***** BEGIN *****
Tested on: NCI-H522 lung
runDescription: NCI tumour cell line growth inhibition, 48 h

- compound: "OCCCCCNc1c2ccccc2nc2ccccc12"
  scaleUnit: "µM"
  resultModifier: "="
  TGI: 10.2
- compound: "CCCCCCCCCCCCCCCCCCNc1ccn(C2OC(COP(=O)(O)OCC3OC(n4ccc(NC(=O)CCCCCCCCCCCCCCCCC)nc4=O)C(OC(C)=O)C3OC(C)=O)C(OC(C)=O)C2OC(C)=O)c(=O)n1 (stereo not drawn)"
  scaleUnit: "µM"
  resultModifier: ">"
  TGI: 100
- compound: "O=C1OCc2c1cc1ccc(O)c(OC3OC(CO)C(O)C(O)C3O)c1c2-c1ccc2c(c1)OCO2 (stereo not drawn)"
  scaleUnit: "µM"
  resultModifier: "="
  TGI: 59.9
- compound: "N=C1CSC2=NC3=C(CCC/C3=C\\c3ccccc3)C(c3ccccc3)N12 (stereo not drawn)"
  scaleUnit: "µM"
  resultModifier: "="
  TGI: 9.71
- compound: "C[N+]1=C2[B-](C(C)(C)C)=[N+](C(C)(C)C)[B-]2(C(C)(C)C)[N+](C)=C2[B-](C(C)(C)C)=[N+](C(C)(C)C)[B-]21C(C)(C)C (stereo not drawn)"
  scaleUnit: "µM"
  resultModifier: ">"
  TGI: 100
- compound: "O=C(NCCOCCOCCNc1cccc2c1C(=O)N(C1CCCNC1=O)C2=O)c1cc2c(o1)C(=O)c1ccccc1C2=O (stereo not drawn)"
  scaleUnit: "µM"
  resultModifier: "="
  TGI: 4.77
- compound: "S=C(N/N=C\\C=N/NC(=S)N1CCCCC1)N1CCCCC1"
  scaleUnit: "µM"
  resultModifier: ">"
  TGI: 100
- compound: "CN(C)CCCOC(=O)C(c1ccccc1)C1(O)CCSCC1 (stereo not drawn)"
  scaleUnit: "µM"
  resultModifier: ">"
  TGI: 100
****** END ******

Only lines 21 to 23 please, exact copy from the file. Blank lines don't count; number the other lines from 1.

  resultModifier: ">"
  TGI: 100
- compound: "O=C(NCCOCCOCCNc1cccc2c1C(=O)N(C1CCCNC1=O)C2=O)c1cc2c(o1)C(=O)c1ccccc1C2=O (stereo not drawn)"